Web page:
i wrote some code to take an array and run it through a function to reverse the elements of the array and then return a pointer to the new array. For some reason im not getting the results i want. It has to do with my reverseArray function. Specifically in my for loop because when i hard code my new array i get the numbers i want. I would like to avoid hard coding them. any advise??

using namespace std;

int* reverseArray(int,int[]);
void showArray(int[], int);

int main()
	const int SIZE = 5;
	int* fixedArray;
	int test[SIZE] = {10, 20, 30, 40, 50};
	int* arrayPtr;
	fixedArray = reverseArray(SIZE, test);

	cout << "Here is the original array: " << endl;
	cout << "Here is the new array: " << endl;
	showArray(fixedArray, SIZE);

	int* reverseArray(int size,int score[])
	int* revArray;
	int count;
	int index;

	revArray = new int[size];
	for(count = 5;count = 0;count--)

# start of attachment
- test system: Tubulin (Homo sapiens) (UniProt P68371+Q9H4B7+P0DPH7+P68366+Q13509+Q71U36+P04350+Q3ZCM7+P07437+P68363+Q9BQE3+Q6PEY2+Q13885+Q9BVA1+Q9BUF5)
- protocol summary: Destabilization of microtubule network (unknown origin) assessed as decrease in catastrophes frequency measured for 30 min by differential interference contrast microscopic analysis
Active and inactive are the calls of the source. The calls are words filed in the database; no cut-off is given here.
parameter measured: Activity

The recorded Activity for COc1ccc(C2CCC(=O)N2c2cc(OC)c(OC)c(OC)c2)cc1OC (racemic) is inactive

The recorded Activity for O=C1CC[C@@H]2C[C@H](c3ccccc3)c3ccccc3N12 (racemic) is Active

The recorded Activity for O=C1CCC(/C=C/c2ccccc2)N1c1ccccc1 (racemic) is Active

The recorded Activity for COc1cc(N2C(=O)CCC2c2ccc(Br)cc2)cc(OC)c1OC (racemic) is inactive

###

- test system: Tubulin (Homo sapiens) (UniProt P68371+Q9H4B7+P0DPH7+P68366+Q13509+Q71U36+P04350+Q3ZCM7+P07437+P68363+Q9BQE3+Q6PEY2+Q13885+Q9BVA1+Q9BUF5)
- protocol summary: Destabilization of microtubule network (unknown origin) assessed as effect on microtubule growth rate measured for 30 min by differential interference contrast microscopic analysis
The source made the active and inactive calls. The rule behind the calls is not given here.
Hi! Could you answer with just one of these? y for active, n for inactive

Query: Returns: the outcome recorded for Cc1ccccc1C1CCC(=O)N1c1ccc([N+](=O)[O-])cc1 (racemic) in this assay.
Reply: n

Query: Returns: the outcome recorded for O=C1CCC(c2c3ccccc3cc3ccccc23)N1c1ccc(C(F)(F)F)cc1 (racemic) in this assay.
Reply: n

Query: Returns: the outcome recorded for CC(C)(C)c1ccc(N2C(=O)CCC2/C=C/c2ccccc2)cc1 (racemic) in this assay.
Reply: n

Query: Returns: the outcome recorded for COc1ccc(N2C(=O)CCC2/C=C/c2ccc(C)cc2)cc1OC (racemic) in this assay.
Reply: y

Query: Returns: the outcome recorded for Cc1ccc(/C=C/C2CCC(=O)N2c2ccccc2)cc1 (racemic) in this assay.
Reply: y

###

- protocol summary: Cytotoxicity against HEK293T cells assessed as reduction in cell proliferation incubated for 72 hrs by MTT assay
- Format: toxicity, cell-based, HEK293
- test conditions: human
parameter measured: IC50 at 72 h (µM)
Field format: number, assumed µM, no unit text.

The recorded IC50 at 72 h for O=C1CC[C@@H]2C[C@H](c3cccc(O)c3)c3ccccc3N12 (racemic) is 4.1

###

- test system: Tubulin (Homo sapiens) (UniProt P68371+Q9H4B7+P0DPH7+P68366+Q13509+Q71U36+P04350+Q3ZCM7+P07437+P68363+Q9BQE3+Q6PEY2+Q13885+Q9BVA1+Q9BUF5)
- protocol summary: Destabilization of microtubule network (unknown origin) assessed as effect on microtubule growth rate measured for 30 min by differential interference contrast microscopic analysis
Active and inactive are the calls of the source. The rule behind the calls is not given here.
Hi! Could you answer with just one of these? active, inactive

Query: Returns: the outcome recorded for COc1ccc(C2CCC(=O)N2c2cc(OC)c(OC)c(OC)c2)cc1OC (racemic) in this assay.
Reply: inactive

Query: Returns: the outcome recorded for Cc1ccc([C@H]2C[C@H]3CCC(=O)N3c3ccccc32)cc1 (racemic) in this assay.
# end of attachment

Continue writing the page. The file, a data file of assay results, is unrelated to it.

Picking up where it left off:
index = 0;

		revArray[index] = score[count];


	return revArray;

	void showArray(int score[], int size)
		for(int index = 0; index < size; index++)
			cout << score[index] << " " << endl;


Sorry to say, it is the usual problems.

Basically, if you get a problem like this put some std::cout statements in the inner loops that are doing stuff. .e.g in reverseArray.

You would find: for(count=5;count = 0; count--) is wrong since I think you intended to write for(count=5;count != 0; count--) .

Note: That error would have been a warning from your compiler if you turn on the warnings.

You have another error, that is a bit more subtle, that is you have an array of size items, BUT you set count = 5. That means you have a bug waiting to happen. Next, you then use score[count] . Note that score is an array from score[0] to score[4]. Try something like score[count-1] Finally, please remember to delete the memory you allocate in reverseArray.